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United States District Court, S.D. New York

January 6, 2005.

BANCO CENTRAL DE PARAGUAY, on behalf and as assignee of Banco Union S.A.E.C.A. in liquidation and Banco Oriental S.A.I.F.E.C.A. in liquidation, Plaintiff,

The opinion of the court was delivered by: JOHN KEENAN, Senior District Judge


This dispute involves the diversion of $16 million from Banco Union S.A.E.C.A. ("Banco Union") and Banco Oriental S.A.I.F.E.C.A. ("Banco Oriental"), two Paraguayan banks in liquidation. During March and April of 2000, the funds were transferred to trust accounts maintained by Nominal Defendant John W. Tulac, Esq. ("Tulac") at Citibank in New York. Thereafter, $14 million of the $16 million was transferred to Citibank accounts maintained by Principal Defendant Paraguay Humanitarian Foundation ("PHF"), and over $1 million of the $16 million to other accounts maintained or controlled by Principal Defendants Avijos, Inc. ("Avijos"), Jose M. Avila ("Avila"), CQZ Holding Corp. ("CQZ Holding") and Nominal Defendant Tulac.

On November 1, 2001, Plaintiff Banco Central de Paraguay ("Banco Central"), claiming to be the assignee of the two liquidated banks, commenced this action to recover the $16 million. Banco Central alleges conversion and constructive trust claims against all defendants, and a conspiracy claim against the principal defendants. On September 13, 2002, the principal defendants filed their answer, affirmative defenses, counterclaim and a now-discontinued third-party complaint against Citibank. Tulac simultaneously filed his answer and interpleader counterclaim. Upon leave of Magistrate Judge Maas, Banco Central filed an amended complaint adding principal defendants Ronald L. Wolfson ("Wolfson") and Jorge Ralph Gallo Quintero ("Quintero") on July 10, 2003. Principal Defendants have filed an answer to the amended complaint and amended affirmative defenses.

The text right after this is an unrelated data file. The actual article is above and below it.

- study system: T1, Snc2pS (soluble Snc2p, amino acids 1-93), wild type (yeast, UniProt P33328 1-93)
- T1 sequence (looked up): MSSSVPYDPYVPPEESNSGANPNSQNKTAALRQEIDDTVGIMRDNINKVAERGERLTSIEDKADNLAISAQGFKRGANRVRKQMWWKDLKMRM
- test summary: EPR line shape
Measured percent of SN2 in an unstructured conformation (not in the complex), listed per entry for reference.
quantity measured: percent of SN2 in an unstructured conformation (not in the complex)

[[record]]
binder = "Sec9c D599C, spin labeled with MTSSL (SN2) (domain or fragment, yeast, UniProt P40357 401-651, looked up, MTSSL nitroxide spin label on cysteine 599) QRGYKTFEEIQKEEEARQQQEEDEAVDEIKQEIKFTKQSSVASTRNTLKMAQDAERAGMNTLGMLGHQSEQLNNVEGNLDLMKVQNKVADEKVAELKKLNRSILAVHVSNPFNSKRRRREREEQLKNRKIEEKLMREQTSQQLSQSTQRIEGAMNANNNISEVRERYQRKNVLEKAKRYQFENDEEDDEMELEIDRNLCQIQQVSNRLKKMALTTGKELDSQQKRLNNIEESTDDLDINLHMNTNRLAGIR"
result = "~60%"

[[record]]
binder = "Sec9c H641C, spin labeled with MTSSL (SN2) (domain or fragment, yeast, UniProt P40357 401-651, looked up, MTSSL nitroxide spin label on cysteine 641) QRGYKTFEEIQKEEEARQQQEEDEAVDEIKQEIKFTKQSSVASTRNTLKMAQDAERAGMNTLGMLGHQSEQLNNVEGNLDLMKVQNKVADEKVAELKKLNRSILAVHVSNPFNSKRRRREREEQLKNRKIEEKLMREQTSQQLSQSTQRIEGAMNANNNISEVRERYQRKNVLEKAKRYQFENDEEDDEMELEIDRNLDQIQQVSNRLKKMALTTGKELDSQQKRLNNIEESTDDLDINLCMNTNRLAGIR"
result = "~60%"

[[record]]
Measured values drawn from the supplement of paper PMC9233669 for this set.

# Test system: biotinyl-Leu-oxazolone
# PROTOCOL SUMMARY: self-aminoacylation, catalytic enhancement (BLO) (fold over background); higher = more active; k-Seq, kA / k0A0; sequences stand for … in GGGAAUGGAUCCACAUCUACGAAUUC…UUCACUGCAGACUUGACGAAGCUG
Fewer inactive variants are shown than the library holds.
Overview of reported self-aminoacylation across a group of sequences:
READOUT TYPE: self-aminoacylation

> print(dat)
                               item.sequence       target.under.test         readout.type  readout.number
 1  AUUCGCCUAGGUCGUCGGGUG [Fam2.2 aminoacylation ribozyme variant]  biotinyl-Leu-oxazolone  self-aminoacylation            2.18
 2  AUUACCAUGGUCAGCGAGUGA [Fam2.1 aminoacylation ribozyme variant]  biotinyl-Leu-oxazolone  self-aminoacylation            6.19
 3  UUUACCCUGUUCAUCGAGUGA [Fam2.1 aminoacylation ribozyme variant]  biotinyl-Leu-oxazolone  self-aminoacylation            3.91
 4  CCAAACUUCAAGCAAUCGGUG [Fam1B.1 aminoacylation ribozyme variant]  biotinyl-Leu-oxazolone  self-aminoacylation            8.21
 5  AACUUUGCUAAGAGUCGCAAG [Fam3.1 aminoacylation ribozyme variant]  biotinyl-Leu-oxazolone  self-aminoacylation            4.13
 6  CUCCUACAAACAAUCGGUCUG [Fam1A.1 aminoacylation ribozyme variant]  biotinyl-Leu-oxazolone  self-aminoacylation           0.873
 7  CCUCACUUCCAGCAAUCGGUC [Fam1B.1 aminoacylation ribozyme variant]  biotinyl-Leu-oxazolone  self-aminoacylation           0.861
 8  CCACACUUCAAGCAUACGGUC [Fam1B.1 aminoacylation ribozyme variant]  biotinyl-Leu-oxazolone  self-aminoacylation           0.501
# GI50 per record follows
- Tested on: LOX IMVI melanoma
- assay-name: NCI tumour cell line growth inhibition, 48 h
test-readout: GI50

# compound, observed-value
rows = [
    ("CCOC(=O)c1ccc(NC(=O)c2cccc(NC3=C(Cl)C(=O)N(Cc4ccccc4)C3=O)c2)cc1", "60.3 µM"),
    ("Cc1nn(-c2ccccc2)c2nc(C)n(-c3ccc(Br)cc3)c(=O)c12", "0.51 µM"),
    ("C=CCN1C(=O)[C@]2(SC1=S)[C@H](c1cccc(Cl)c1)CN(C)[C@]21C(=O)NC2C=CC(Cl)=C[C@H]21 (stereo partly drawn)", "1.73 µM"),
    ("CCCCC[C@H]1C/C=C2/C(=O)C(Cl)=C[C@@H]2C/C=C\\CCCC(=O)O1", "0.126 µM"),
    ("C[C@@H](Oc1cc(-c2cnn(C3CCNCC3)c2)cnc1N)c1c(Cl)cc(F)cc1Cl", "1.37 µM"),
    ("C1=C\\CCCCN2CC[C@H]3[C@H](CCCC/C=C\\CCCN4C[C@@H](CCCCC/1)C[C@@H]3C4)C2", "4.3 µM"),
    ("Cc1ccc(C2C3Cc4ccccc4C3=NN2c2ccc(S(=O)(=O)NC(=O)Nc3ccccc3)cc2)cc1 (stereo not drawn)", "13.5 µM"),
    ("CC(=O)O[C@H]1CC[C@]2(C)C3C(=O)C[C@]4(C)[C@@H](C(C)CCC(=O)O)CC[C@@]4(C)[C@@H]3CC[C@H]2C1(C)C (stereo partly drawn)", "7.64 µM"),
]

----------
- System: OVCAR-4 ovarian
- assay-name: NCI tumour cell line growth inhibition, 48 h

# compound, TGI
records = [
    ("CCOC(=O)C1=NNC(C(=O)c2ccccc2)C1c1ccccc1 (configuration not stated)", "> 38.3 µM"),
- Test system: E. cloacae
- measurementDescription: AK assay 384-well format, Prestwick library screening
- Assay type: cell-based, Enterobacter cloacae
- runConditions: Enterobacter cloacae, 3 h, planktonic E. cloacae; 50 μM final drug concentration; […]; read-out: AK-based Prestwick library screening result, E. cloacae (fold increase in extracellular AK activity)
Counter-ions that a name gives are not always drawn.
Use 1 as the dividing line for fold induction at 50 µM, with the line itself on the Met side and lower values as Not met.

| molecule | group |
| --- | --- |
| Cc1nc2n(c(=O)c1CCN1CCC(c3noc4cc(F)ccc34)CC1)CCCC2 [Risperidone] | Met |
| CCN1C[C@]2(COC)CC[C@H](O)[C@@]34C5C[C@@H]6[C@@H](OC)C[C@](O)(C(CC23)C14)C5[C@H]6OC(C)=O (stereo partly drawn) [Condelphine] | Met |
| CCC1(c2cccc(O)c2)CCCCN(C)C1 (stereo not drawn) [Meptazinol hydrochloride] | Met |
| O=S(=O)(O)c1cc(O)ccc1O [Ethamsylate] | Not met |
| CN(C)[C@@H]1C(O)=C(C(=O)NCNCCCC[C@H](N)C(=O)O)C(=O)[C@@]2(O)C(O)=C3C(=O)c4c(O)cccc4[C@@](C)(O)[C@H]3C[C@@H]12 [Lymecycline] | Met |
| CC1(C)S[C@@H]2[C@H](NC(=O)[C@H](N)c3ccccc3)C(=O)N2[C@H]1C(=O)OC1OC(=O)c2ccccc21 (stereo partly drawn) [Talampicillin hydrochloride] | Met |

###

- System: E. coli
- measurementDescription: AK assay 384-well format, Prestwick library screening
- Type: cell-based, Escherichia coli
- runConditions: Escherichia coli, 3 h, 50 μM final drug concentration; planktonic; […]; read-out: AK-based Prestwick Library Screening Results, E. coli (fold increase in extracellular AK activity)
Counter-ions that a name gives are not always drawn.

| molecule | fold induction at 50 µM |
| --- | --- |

Four motions are now before the Court. Banco Central moves for summary judgment on Count One of its amended complaint, which alleges conversion of the $16 million against all defendants. The principal defendants move for summary judgment dismissing Banco Central's claims and awarding costs and attorney's fees. Tulac moves for judgment on the pleadings, or, alternatively, summary judgment, for discharge under the interpleader and dismissal of Banco Central's claims against him.


  Banco Central is the highest banking authority in Paraguay and has been characterized by one of its directors as "the Paraguyan equivalent of the Federal Reserve Bank." (Weiner Affid., Exh. Q, ¶ 3). Under Paraguayan law, one of Banco Central's duties is to supervise the liquidation of failed Paraguayan banks through the Superintendent of Banks of Paraguay ("Superintendent"). (Id.). The Superintendent appoints the liquidators and supervises the liquidation while reporting back to Banco Central. (Id.). There is some dispute among the parties concerning Banco Central's role in this process. Banco Central claims that it supervises the liquidation through the Superintendent. (Pl. Rule 56.1 Stmt. in Support of Motion ¶¶ 1-2). Nominal defendant Tulac does not dispute the substance of this statement. (Tulac Resp. to Pl. Rule 56.1 Stmt. ¶ 1). Principal defendants, however, claim that Banco Central is not the Federal Reserve equivalent and that the superintendent has the "full authority" over the liquidated banks. (Def. Ans. To Pl. Rule 56.1 Stmt. ¶¶ 1-2).